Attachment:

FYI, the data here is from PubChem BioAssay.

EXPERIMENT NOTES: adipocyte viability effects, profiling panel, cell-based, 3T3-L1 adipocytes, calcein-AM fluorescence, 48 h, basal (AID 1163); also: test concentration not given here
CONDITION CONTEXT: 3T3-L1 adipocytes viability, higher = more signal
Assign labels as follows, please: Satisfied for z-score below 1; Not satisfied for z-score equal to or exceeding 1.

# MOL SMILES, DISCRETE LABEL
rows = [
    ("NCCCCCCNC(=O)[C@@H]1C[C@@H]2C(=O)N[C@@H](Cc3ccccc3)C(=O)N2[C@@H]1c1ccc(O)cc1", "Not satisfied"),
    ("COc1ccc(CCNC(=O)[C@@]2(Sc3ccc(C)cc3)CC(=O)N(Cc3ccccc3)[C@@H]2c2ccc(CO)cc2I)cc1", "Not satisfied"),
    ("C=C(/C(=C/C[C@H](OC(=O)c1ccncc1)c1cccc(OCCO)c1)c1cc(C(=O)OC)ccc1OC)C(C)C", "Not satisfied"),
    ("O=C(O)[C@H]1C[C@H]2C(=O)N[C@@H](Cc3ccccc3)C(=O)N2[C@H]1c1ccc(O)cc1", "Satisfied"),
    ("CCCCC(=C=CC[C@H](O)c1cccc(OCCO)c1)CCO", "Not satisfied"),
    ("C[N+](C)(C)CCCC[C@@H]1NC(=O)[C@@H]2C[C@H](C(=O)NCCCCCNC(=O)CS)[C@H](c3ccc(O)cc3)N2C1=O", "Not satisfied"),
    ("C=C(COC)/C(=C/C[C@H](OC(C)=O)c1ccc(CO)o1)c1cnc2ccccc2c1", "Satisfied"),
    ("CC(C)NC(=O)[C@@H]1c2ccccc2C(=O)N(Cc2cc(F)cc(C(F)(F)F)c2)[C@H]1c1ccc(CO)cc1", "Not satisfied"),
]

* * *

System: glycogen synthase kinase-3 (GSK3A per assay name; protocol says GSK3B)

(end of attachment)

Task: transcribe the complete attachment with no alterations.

FYI, the data here is from PubChem BioAssay.

EXPERIMENT NOTES: adipocyte viability effects, profiling panel, cell-based, 3T3-L1 adipocytes, calcein-AM fluorescence, 48 h, basal (AID 1163); also: test concentration not given here
CONDITION CONTEXT: 3T3-L1 adipocytes viability, higher = more signal
Assign labels as follows, please: Satisfied for z-score below 1; Not satisfied for z-score equal to or exceeding 1.

# MOL SMILES, DISCRETE LABEL
rows = [
    ("NCCCCCCNC(=O)[C@@H]1C[C@@H]2C(=O)N[C@@H](Cc3ccccc3)C(=O)N2[C@@H]1c1ccc(O)cc1", "Not satisfied"),
    ("COc1ccc(CCNC(=O)[C@@]2(Sc3ccc(C)cc3)CC(=O)N(Cc3ccccc3)[C@@H]2c2ccc(CO)cc2I)cc1", "Not satisfied"),
    ("C=C(/C(=C/C[C@H](OC(=O)c1ccncc1)c1cccc(OCCO)c1)c1cc(C(=O)OC)ccc1OC)C(C)C", "Not satisfied"),
    ("O=C(O)[C@H]1C[C@H]2C(=O)N[C@@H](Cc3ccccc3)C(=O)N2[C@H]1c1ccc(O)cc1", "Satisfied"),
    ("CCCCC(=C=CC[C@H](O)c1cccc(OCCO)c1)CCO", "Not satisfied"),
    ("C[N+](C)(C)CCCC[C@@H]1NC(=O)[C@@H]2C[C@H](C(=O)NCCCCCNC(=O)CS)[C@H](c3ccc(O)cc3)N2C1=O", "Not satisfied"),
    ("C=C(COC)/C(=C/C[C@H](OC(C)=O)c1ccc(CO)o1)c1cnc2ccccc2c1", "Satisfied"),
    ("CC(C)NC(=O)[C@@H]1c2ccccc2C(=O)N(Cc2cc(F)cc(C(F)(F)F)c2)[C@H]1c1ccc(CO)cc1", "Not satisfied"),
]

* * *

System: glycogen synthase kinase-3 (GSK3A per assay name; protocol says GSK3B)